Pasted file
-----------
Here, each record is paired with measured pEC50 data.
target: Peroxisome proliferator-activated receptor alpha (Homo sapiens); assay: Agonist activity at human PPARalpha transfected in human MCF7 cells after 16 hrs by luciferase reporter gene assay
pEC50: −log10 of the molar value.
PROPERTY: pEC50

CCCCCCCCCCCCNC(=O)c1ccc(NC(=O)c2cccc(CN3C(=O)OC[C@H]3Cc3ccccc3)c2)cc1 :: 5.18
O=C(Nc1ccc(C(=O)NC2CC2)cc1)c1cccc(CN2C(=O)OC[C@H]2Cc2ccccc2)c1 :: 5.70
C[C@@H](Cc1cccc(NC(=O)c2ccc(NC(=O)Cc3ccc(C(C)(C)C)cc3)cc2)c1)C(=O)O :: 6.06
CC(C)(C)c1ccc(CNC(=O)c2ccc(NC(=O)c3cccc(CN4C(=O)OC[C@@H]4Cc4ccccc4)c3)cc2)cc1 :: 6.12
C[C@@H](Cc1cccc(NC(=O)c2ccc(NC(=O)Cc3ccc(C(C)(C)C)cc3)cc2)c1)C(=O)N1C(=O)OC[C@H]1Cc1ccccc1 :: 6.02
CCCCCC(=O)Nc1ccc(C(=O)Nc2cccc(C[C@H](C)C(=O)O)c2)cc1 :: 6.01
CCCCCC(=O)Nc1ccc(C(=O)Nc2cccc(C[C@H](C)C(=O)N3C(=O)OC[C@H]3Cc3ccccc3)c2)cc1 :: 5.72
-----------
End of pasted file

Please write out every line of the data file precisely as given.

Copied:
Here, each record is paired with measured pEC50 data.
target: Peroxisome proliferator-activated receptor alpha (Homo sapiens); assay: Agonist activity at human PPARalpha transfected in human MCF7 cells after 16 hrs by luciferase reporter gene assay
pEC50: −log10 of the molar value.
PROPERTY: pEC50

CCCCCCCCCCCCNC(=O)c1ccc(NC(=O)c2cccc(CN3C(=O)OC[C@H]3Cc3ccccc3)c2)cc1 :: 5.18
O=C(Nc1ccc(C(=O)NC2CC2)cc1)c1cccc(CN2C(=O)OC[C@H]2Cc2ccccc2)c1 :: 5.70
C[C@@H](Cc1cccc(NC(=O)c2ccc(NC(=O)Cc3ccc(C(C)(C)C)cc3)cc2)c1)C(=O)O :: 6.06
CC(C)(C)c1ccc(CNC(=O)c2ccc(NC(=O)c3cccc(CN4C(=O)OC[C@@H]4Cc4ccccc4)c3)cc2)cc1 :: 6.12
C[C@@H](Cc1cccc(NC(=O)c2ccc(NC(=O)Cc3ccc(C(C)(C)C)cc3)cc2)c1)C(=O)N1C(=O)OC[C@H]1Cc1ccccc1 :: 6.02
CCCCCC(=O)Nc1ccc(C(=O)Nc2cccc(C[C@H](C)C(=O)O)c2)cc1 :: 6.01
CCCCCC(=O)Nc1ccc(C(=O)Nc2cccc(C[C@H](C)C(=O)N3C(=O)OC[C@H]3Cc3ccccc3)c2)cc1 :: 5.72